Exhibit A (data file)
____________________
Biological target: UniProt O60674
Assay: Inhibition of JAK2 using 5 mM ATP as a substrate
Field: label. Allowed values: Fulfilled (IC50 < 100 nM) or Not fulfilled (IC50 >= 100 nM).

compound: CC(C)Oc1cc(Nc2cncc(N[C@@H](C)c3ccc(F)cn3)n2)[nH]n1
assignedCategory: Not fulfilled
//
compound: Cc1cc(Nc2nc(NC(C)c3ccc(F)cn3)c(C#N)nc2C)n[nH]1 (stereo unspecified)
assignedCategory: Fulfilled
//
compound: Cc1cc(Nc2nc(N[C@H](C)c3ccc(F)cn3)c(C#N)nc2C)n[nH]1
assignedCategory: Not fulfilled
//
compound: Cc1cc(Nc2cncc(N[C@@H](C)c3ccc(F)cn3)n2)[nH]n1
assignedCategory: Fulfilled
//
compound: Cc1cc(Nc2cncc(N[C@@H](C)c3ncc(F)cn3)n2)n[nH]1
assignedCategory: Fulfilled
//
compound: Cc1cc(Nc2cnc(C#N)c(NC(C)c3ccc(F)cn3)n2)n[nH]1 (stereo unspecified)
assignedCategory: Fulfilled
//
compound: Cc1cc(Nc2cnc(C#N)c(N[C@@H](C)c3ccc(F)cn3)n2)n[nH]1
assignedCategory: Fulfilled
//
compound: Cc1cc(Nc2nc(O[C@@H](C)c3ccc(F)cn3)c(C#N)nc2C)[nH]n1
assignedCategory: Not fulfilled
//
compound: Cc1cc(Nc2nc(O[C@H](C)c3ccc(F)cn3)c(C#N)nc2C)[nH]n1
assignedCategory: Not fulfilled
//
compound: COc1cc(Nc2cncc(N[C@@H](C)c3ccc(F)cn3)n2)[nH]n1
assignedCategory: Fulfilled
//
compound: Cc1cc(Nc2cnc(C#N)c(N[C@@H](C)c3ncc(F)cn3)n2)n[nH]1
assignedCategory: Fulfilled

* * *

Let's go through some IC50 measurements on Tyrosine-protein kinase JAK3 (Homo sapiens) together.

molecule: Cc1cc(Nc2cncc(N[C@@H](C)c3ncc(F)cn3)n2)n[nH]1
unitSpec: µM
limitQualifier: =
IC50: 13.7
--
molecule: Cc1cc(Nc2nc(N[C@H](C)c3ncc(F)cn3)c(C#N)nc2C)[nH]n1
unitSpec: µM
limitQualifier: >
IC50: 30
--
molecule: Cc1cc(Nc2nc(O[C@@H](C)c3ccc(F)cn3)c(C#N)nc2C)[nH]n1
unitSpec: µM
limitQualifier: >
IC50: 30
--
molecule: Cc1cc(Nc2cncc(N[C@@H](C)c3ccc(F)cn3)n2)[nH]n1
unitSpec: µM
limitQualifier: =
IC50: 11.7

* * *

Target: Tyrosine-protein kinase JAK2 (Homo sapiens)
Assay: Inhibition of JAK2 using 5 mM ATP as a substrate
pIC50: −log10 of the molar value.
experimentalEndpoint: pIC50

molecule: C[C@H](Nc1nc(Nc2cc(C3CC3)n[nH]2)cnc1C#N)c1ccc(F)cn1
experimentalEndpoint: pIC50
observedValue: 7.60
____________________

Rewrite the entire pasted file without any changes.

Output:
Biological target: UniProt O60674
Assay: Inhibition of JAK2 using 5 mM ATP as a substrate
Field: label. Allowed values: Fulfilled (IC50 < 100 nM) or Not fulfilled (IC50 >= 100 nM).

compound: CC(C)Oc1cc(Nc2cncc(N[C@@H](C)c3ccc(F)cn3)n2)[nH]n1
assignedCategory: Not fulfilled
//
compound: Cc1cc(Nc2nc(NC(C)c3ccc(F)cn3)c(C#N)nc2C)n[nH]1 (stereo unspecified)
assignedCategory: Fulfilled
//
compound: Cc1cc(Nc2nc(N[C@H](C)c3ccc(F)cn3)c(C#N)nc2C)n[nH]1
assignedCategory: Not fulfilled
//
compound: Cc1cc(Nc2cncc(N[C@@H](C)c3ccc(F)cn3)n2)[nH]n1
assignedCategory: Fulfilled
//
compound: Cc1cc(Nc2cncc(N[C@@H](C)c3ncc(F)cn3)n2)n[nH]1
assignedCategory: Fulfilled
//
compound: Cc1cc(Nc2cnc(C#N)c(NC(C)c3ccc(F)cn3)n2)n[nH]1 (stereo unspecified)
assignedCategory: Fulfilled
//
compound: Cc1cc(Nc2cnc(C#N)c(N[C@@H](C)c3ccc(F)cn3)n2)n[nH]1
assignedCategory: Fulfilled
//
compound: Cc1cc(Nc2nc(O[C@@H](C)c3ccc(F)cn3)c(C#N)nc2C)[nH]n1
assignedCategory: Not fulfilled
//
compound: Cc1cc(Nc2nc(O[C@H](C)c3ccc(F)cn3)c(C#N)nc2C)[nH]n1
assignedCategory: Not fulfilled
//
compound: COc1cc(Nc2cncc(N[C@@H](C)c3ccc(F)cn3)n2)[nH]n1
assignedCategory: Fulfilled
//
compound: Cc1cc(Nc2cnc(C#N)c(N[C@@H](C)c3ncc(F)cn3)n2)n[nH]1
assignedCategory: Fulfilled

* * *

Let's go through some IC50 measurements on Tyrosine-protein kinase JAK3 (Homo sapiens) together.

molecule: Cc1cc(Nc2cncc(N[C@@H](C)c3ncc(F)cn3)n2)n[nH]1
unitSpec: µM
limitQualifier: =
IC50: 13.7
--
molecule: Cc1cc(Nc2nc(N[C@H](C)c3ncc(F)cn3)c(C#N)nc2C)[nH]n1
unitSpec: µM
limitQualifier: >
IC50: 30
--
molecule: Cc1cc(Nc2nc(O[C@@H](C)c3ccc(F)cn3)c(C#N)nc2C)[nH]n1
unitSpec: µM
limitQualifier: >
IC50: 30
--
molecule: Cc1cc(Nc2cncc(N[C@@H](C)c3ccc(F)cn3)n2)[nH]n1
unitSpec: µM
limitQualifier: =
IC50: 11.7

* * *

Target: Tyrosine-protein kinase JAK2 (Homo sapiens)
Assay: Inhibition of JAK2 using 5 mM ATP as a substrate
pIC50: −log10 of the molar value.
experimentalEndpoint: pIC50

molecule: C[C@H](Nc1nc(Nc2cc(C3CC3)n[nH]2)cnc1C#N)c1ccc(F)cn1
experimentalEndpoint: pIC50
observedValue: 7.60